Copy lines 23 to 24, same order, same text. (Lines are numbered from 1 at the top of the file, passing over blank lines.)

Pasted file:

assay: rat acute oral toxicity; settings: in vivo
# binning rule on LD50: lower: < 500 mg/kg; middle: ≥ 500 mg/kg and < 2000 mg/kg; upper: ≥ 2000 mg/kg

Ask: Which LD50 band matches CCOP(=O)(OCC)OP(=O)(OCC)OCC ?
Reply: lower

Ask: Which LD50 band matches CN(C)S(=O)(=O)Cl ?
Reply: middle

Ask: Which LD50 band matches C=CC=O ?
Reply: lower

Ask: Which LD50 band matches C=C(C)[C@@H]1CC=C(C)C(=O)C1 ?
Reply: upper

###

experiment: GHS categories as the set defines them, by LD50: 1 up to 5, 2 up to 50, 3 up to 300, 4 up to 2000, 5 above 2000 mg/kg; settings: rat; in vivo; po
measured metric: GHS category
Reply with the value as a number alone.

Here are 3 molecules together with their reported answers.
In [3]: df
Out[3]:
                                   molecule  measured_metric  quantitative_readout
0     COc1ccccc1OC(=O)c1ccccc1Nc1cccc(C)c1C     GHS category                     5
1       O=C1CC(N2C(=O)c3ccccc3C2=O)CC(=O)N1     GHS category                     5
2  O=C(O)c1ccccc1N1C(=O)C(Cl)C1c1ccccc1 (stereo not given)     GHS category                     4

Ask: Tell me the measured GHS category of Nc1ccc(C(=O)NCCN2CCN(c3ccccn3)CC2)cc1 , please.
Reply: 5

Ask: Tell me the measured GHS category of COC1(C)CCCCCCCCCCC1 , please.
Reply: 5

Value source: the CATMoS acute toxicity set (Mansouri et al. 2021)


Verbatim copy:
Reply: 5

Ask: Tell me the measured GHS category of COC1(C)CCCCCCCCCCC1 , please.